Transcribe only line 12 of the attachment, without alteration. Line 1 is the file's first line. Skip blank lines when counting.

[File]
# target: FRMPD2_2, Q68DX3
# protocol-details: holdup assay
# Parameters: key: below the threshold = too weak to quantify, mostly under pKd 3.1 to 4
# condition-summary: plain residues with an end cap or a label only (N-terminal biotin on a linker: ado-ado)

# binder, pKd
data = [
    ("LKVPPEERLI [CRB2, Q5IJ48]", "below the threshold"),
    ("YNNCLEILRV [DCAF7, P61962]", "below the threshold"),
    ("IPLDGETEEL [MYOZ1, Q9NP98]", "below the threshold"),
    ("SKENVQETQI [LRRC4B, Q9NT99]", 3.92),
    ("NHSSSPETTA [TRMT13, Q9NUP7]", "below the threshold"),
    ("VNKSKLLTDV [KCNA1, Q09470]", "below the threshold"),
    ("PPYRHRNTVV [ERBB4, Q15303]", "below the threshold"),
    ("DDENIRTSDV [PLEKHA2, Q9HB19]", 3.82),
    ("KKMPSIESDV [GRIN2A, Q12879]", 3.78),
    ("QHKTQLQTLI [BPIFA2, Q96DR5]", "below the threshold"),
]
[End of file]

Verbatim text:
    ("VNKSKLLTDV [KCNA1, Q09470]", "below the threshold"),